DHC-3 Otter Archive Master Index

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c/n 292

CF-LLL at Toronto/ Malton - CYYZ, Ontario.
Photo: Sheldon D. Benner © April 1966 - Karl E. Hayes Collection
CF-LLL at Winnipeg - CYWG, Manitoba.
Photo: Tim Martin © 13 August 1972

c/n 292




• CF-LLL McIntyre Porcupine Mines Ltd., Edmonton, AB. Delivered 14-May-1959.

• CF-LLL Bannock Aerospace Ltd., Toronto, ON.  November 1971.

• CF-LLL Leased to Cross Lake Air Service Ltd., Wabowden, MB. Regd Nov-1971.

• CF-LLL & C-FLLL Cross Lake Air Service Ltd., Wabowden, MB. Purchased and regd..25-Sep-1973.

Accident: Wabowden, MB. 31-Dec-1971. The aircraft stalled and crashed on take off.

• C-FLLL. T.C.Leasing Ltd., La Ronge,  SK. Regd 13th January 2003,

Power plant. Re engined at TC Leasing, Saskatoon, SK., with a Vazar Turbine.

• C-FLLL Leased to Osprey Wings Ltd., La Ronge, SK. Regd 27-May-2003. Canx 25-Apr-2008.

Note: Operated for Hatchet Lake Lodge. Summer 2004.

• C-FLLL Northwestern Air Lease Ltd., Fort Smith, NT. Regd 15-May-2008.


Otter 292 was delivered to McIntyre Porcupine Mines Ltd., Edmonton, Alberta on 14th May 1959, registered CF-LLL. This company also operated Grumman Goose CF-BKE. After twelve years of serving the mining company in western Canada, and having been replaced by Twin Otter CF-GJK, the Otter was sold in November 1971 to Bannock Aerospace Ltd., of Toronto. It was immediately sold on to a leasing syndicate, who leased CF-LLL to Cross Lake Air Service Ltd., of Wabowden, Manitoba to whom the Otter was registered in November 1971. It was subsequently purchased outright. When Cross Lake Air Service took delivery of the Otter, it was still in the executive configuration in which its previous owner had operated it, complete with washroom. This VIP interior was stripped out, and the Otter converted to a more utilitarian bush plane configuration.

The following month, on 31st December 1971, it stalled and crashed on take off from Wabowden, having “failed to obtain/maintain flying speed”. It was repaired and, re-registered C-FLLL, continued in service with Cross Lake Air Service.  The small town of Wabowden is located some 660 kilometres north of Winnipeg in mid northern Manitoba. When the Otter was delivered, this was a very remote region with no roads. The Otter, flying alongside the company's Beaver and Cessna aircraft, became a lifeline to the many isolated communities around Wabowden. Cross Lake was one of these, from which the company took its name, and to which the Otter was a very frequent visitor, up to fourteen times a day. Otter LLL was also much in demand to support exploration and survey work in the region.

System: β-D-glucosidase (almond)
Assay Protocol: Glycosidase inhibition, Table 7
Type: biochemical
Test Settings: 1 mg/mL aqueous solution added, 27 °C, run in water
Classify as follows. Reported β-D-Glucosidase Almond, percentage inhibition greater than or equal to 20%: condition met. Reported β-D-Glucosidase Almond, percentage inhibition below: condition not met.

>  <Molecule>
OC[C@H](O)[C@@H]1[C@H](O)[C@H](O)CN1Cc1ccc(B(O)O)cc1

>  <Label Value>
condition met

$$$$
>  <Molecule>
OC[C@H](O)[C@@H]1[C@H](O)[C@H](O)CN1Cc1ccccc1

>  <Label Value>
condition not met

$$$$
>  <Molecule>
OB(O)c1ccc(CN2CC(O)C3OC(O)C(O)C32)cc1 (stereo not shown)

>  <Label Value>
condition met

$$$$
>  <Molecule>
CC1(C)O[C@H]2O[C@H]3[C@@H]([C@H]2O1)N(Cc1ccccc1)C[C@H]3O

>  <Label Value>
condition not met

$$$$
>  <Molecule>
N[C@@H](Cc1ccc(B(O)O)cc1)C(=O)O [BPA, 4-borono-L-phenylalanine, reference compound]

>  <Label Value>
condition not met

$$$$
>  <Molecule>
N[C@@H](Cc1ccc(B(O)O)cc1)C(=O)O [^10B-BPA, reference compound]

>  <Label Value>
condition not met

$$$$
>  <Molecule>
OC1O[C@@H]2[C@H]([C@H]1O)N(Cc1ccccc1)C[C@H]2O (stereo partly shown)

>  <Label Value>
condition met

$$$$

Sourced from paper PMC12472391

When the road eventually came to Wabowden, and outlying communities were no longer so isolated, the role of the Otter changed to supporting the tourist industry, and it was used during the summer months only. The company operated a fishing lodge, one hundred and ten miles from Wabowden, which the Otter serviced. For a remarkably long period of thirty years, Otter LLL was based out of Wabowden, and during this period it never left the Province of Manitoba. Sadly, the owner of Cross Lake Air Service passed away, and the company was closed down. In January 2003, the Otter was sold. On 13th January 2003, LLL was registered to T.C.Leasing Ltd., of La Ronge, Saskatchewan and arrived at the T.C.Aviation base at Saskatoon to be converted to a Vazar turbine Otter. It was then leased to associated company, Osprey Wings Ltd., of La Ronge, SK., to whom it was registered on 27th May 2003.

For summer 2004, the Otter operated for Hatchet Lake Lodge, a fishing lodge located in remote northern Saskatchewan. It was in an all white colour scheme, carrying the lodge's titles on the fuselage. The lodge's owners chartered a Convair 580 to fly their guests from Winnipeg, landing on a six thousand foot runway near to the lodge. It was a two hour flight from Winnipeg. The Otter was then used to fly the guests each day from the lodge to one of seventeen “pristine lakes full of trophy fish” and then back to the lodge each evening. The Otter had returned to its base at Missinipe by September 2004, at the conclusion of the fishing season.

Full history up to 2005 courtesy of Karl E Hayes © from DHC-3 Otter - A History (CD-ROM 2005)